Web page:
The Douglas County taxpayers are helping Probate Judge Christina Peterson with legal expenses she has incurred as a result of multiple ethics charges from the Judicial Qualifications Commission.

The Board of Commissioners agreed to reimburse Peterson for $10,000 in legal expenses behind closed doors in an executive session meeting on Sept. 13, District 4 Commissioner Ann Jones Guider told the Sentinel.

Records obtained by the Sentinel via an Open Records Request show the county made a $10,000 check payment to Peterson on Sept. 16 for “Legal — Retainer Reimbursement.”

S. Lester Tate III, a Cartersville attorney, is representing Peterson in complaints filed by the JQC this year.

Guider said there was a consensus of at least three of the five commissioners in the executive session to provide the reimbursement to Peterson. Guider said she did not agree to the $10,000 payment.

In September, the JQC filed 18 formal charges, including allegations Peterson violated courthouse security and misled her neighbors in a dispute with her homeowners’ association before she became a judge. Prior to that the JQC filed four formal charges related to social media posts made by Peterson.

In a filing last month, the panel raised additional concerns that Peterson allegedly jailed a citizen who was trying to correct her marriage license.

Tate, her attorney, in formal responses to the JQC charges, writes in part that Peterson denies most of the allegations, that she had the free speech right to make the social media posts, and that the JQC doesn’t have jurisdiction over alleged conduct that took place before she was sworn in as a judge.

The case will now go before the Hearing Panel of the JQC, which will make a recommendation to the Supreme Court of Georgia either for sanctions or dismissal of the case. A final ruling by the Supreme Court isn’t expected until next year.

This isn’t the first time taxpayers have been asked to foot the legal bills for elected officials in recent years. District 2 Commissioner Kelly Robinson racked up more than $170,000 in legal bills last year to settle a federal lawsuit over blocking citizens from his public Facebook page. Taxpayer funds and the county’s insurance were used to cover Robinson’s legal costs.

The BOC voted in an open meeting on April 21, 2020, to settle the initial complaint against Robinson. That settlement included a $2,500 payment to resident Brenda Bohanan and her attorneys.

No such public vote took place for the reimbursement to Peterson.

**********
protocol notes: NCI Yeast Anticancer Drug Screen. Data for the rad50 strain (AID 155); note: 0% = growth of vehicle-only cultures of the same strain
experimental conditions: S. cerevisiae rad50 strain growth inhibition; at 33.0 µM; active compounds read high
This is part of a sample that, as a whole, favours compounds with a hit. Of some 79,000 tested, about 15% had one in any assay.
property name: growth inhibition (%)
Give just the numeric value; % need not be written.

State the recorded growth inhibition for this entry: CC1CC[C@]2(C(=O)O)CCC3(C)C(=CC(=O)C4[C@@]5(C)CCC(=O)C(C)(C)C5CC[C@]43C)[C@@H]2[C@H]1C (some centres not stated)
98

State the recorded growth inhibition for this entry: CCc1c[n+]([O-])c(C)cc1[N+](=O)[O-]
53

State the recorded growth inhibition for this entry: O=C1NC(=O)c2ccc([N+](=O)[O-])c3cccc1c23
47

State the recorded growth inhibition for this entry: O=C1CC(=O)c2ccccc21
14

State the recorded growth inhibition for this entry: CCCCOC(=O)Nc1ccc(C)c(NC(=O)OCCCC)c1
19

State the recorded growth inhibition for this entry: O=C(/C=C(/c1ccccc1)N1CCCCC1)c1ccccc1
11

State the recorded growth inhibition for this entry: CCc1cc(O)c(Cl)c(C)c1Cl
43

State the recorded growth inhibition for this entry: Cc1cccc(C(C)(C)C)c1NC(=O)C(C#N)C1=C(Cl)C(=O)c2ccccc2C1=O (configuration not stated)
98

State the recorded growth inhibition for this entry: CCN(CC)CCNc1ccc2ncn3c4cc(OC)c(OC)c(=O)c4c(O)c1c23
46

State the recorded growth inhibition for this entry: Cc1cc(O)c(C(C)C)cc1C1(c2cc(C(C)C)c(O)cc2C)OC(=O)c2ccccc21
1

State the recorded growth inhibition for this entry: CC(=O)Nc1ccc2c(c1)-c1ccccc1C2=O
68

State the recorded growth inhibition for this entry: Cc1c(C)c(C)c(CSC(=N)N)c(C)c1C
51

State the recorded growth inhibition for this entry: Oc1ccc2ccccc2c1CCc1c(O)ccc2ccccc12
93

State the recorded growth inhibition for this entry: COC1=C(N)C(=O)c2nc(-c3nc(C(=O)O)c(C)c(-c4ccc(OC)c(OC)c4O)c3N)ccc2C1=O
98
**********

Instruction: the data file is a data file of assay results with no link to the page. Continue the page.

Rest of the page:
Attorney David E. Hudson, who serves as general counsel for the Georgia Press Association, said the BOC appears to have violated the state Open Meetings Act by discussing the payment behind closed doors.

Peterson made waves last year when she asked for a raise before being sworn in, citing the fact that she is an attorney and the outgoing probate judge, Hal Hamrick, was not.

Despite a budget shortfall last year that led the Board of Commissioners to increase taxes on property owners by 27.8% in 2020, the BOC bumped Peterson’s salary up to $124,798, more than $28,000 over what Hamrick made. The probate court budget increased from $425,000 under Hamrick in 2020 to $836,396 under Peterson this year.

With fees she is allowed to collect by law, Peterson appears likely to earn well more than Douglas County superior court judges, state Supreme Court justices and even the chief justice of the Supreme Court of the United States.

Peterson’s recent pay stubs show that she pocketed $14,485 in vital records fees in August, $13,515 in September and $10,625 in October for a total of $38,625. That’s on top of her regular salary of $124,798. If she averages what she made in those three months in vital records fees for the entire year, she would make close to $280,000 total this year.

Douglas County Chief Superior Court Judge David T. Emerson said previously that he and fellow superior court judges William “Beau” McClain and Cynthia C. Adams make about $177,000.

Justices on the state Supreme Court make $179,112 after a 2% raise in 2019, according to the Council of Superior Court Judges of Georgia.

John Roberts, the chief justice of the Supreme Court of the United States, makes $258,000.